Exploratory Phase 2 Results of Combination Oral Therapy for Alzheimer’s Justify Further Study
Pharnext is reporting positive Phase 2 results from its investigative pleodrug PXT-864, a new oral combination of existing therapies, for the treatment of Alzheimer’s disease. Results from the exploratory study were presented at the 9th Clinical Trials on Alzheimer’s Disease (CTAD) meeting, held recently in San Diego.
PLEODIAL-I (NCT02361424) was a Phase 2, 12-week preliminary efficacy study of several doses of PXT-864 (a fixed combination of acamprosate and baclofen at low dose) in 45 treatment-naive patients with mild AD, accessing the drug’s safety and possible effects on cognitive impairment. Patients received the active drug for four weeks, followed by four weeks of placebo, and, finally, another four weeks with PXT-864. Patients then moved to PLEODIAL-II (NCT02361242) for another 24 weeks, and continued on their prior PXT-864 dose. During the last 12 weeks of this study, they were co-treated with donepezil 5 mg.
Results presented showed that treatment with PXT-864 was safe and well-tolerated, with no serious adverse reactions observed. Data also suggested that the drug may slow progression of cognitive disability in mild AD patients, as measured by decline in the AD Assessment Scale Cognitive Subscale test (ADAS-Cog-11). Researchers reported that pooled data from PXT864-treated patients, as compared to historical placebo, appeared to show lesser decline.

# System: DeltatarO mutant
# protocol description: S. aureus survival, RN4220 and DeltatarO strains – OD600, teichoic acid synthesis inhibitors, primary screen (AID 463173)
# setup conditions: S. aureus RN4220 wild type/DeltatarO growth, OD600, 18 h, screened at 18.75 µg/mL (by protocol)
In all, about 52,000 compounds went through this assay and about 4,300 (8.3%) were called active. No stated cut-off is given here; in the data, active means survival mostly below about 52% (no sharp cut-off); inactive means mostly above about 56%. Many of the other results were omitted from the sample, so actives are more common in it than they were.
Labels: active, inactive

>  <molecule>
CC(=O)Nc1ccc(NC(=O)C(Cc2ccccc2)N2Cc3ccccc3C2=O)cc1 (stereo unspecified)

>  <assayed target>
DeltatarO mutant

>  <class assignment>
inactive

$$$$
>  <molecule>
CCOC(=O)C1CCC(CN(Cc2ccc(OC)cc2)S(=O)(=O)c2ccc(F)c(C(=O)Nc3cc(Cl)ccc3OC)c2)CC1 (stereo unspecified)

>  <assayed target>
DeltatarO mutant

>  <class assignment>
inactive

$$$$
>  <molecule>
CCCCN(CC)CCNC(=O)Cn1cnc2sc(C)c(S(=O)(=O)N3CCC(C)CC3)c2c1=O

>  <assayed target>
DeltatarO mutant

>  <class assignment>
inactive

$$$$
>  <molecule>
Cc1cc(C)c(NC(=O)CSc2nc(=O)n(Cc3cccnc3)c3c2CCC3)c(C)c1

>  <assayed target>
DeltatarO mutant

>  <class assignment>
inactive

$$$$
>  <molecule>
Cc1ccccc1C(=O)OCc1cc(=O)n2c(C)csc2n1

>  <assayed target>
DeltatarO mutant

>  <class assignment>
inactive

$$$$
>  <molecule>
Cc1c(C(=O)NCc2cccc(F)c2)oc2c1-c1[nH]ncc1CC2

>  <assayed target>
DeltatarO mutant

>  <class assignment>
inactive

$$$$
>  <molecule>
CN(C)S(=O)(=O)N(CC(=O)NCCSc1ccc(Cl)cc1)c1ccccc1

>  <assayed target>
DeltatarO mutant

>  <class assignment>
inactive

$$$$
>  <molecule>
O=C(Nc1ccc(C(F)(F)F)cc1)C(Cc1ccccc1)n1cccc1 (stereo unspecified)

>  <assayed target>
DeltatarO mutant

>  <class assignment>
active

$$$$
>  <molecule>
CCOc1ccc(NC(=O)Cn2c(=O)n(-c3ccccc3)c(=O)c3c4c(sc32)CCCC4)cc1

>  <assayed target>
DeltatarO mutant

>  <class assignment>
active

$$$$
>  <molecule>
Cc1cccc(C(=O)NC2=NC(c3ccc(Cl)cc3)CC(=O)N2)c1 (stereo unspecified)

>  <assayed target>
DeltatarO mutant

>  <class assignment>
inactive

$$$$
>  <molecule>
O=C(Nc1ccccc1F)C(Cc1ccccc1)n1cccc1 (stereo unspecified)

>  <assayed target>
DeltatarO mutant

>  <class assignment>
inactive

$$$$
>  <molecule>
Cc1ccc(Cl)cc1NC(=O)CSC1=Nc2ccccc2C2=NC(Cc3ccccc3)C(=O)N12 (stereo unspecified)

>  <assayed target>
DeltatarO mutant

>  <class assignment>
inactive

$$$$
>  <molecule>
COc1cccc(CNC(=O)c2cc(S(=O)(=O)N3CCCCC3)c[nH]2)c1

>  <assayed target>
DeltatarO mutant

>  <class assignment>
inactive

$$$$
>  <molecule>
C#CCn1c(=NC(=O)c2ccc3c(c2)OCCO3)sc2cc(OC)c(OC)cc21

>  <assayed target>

PXT-864 use alongside donepezil 5mg daily was also found to be safe, and the co-treatment “pointed toward” cognitive improvements or at least a stabilized ADAS-Cog-11 score at week 36, the presentation reported.
Pharnext is now planning future clinical trials, including an international multicenter adaptive-design Phase 2 study.
“We believe that these findings bring new evidence of PXT864 safety and efficacy in patients suffering from mild stages of Alzheimer’s disease and this clinical trial has the potential to be a key turning point in the effort to finally provide an efficacious treatment for these patients,” Daniel Cohen, MD, PhD, co-founder and chief executive officer of Pharnext, said in a press release. “These data also further validate our PLEOTHERAPY© research and development approach and we hope to provide novel treatments for many diseases via such synergic drug combinations.”
PXT864, using the company’s Pelotherapy approach, combines two approved drugs — acamprosate (calcium acetylhomotaurinate; brand name, Campral) and baclofen (also, chlorophenibut; brand names include Kemstro). The investigative pleodrug thought to address Alzheimer’s symptoms by synergistically protecting neurons and endothelial structures against amyloid-beta (Aβ) oligomers, which is thought to be the disease’s cause. The company is also planning to advance PXT864 in other neurodegenerative diseases, including Parkinson’s disease and amyotrophic lateral sclerosis (ALS).
“The data presented provide encouraging evidence for PXT864 as an entirely new approach in the treatment of Alzheimer’s disease,” said René Goedkoop, chief medical officer of Pharnext. “Today there are no treatments capable of altering the progressive course of this terrible disease. We look forward to the continuation of PXT864 clinical development and hope that we can bring an efficacious treatment to people suffering from Alzheimer’s disease and to improve their quality of life.”